[image-1]Regardless of what you may read elsewhere, it doesn’t appear that gas prices will keep people from evacuating this hurricane season.
An annual Harvard study of coastal residents (we covered it last year) asked for the first time whether people were concerned about having the money for gas — 39 percent said they were. While that number alone would lead some to suggest gas is a significant factor in people staying through a storm, the rest of the numbers don’t add up.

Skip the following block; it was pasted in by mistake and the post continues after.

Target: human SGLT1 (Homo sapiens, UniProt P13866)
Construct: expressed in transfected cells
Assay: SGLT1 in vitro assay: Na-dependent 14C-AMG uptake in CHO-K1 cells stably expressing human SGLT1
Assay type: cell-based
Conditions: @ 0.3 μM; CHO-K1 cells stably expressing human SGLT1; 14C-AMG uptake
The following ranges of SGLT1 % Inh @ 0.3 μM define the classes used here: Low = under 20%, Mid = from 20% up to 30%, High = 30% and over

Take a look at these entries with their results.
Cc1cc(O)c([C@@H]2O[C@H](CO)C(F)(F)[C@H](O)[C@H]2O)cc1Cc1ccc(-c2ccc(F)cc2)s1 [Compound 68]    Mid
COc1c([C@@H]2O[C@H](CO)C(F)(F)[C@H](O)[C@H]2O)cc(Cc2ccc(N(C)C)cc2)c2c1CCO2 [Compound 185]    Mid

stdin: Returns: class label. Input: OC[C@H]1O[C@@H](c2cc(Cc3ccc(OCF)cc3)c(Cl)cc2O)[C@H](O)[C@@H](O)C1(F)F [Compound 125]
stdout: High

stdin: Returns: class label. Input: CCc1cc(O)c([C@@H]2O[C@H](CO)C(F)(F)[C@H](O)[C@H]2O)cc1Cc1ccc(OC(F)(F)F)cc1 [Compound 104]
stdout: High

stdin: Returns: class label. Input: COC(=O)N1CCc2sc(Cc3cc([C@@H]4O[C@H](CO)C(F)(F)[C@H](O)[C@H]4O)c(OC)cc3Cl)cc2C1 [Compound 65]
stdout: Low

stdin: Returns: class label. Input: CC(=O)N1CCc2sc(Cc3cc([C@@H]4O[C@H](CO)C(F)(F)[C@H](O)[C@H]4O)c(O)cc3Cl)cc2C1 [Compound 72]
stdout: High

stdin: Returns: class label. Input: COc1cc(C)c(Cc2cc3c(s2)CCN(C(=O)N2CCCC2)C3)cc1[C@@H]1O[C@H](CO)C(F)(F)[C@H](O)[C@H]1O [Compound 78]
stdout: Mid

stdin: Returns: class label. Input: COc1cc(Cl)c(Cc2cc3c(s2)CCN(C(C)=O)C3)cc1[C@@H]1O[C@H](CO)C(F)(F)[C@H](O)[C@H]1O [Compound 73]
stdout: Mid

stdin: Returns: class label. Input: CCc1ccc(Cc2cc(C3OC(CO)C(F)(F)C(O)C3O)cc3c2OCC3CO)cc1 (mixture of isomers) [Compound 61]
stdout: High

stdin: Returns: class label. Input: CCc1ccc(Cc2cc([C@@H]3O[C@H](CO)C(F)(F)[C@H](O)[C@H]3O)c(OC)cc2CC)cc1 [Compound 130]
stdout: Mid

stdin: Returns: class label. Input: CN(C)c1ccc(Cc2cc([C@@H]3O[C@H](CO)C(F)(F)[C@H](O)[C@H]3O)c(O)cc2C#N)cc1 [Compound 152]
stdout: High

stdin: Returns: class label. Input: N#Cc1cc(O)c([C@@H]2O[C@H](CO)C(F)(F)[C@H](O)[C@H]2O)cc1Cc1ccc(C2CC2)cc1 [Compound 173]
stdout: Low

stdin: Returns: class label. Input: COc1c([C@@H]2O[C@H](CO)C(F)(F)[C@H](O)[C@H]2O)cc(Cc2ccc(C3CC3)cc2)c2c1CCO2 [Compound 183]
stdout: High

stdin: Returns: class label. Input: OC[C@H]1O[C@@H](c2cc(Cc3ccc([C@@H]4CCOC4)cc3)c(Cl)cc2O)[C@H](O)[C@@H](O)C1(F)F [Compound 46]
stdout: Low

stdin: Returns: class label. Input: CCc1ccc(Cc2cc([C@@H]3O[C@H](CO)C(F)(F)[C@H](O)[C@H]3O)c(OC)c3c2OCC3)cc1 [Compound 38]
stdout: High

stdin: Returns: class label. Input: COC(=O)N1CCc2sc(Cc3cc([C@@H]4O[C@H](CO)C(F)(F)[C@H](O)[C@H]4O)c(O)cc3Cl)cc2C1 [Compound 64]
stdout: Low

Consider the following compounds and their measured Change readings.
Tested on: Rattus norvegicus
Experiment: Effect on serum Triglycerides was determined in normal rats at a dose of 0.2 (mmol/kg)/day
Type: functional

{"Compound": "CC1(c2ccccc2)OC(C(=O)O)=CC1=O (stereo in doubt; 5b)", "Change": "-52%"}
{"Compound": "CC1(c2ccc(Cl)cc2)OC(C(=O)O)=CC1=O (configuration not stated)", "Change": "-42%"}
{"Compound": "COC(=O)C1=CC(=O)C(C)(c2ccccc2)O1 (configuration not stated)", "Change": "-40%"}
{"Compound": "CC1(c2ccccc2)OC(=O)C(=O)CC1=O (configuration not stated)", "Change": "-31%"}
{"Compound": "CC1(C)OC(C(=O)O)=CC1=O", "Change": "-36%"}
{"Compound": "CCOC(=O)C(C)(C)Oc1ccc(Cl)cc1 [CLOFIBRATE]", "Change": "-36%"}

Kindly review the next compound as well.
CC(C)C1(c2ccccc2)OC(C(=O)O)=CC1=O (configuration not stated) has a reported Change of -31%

The survey also asks whether South Carolina residents will stay or leave if a major hurricane evacuation is ordered. In 2007, 26 percent said they’d stay (another 5 percent said it would depend). This year, in the face of these rising gas prices, only 22 percent said they’d stay through a storm (with 4 percent saying it would depend).
To be fair, among the reasons cited for staying, the generic “can’t afford to leave” went from 13 percent in 2007 to 19 percent this year. But it was still behind looting, unattended pets, work, beliefs home is structurally safe, traffic, and perceptions that evacuating is “dangerous.”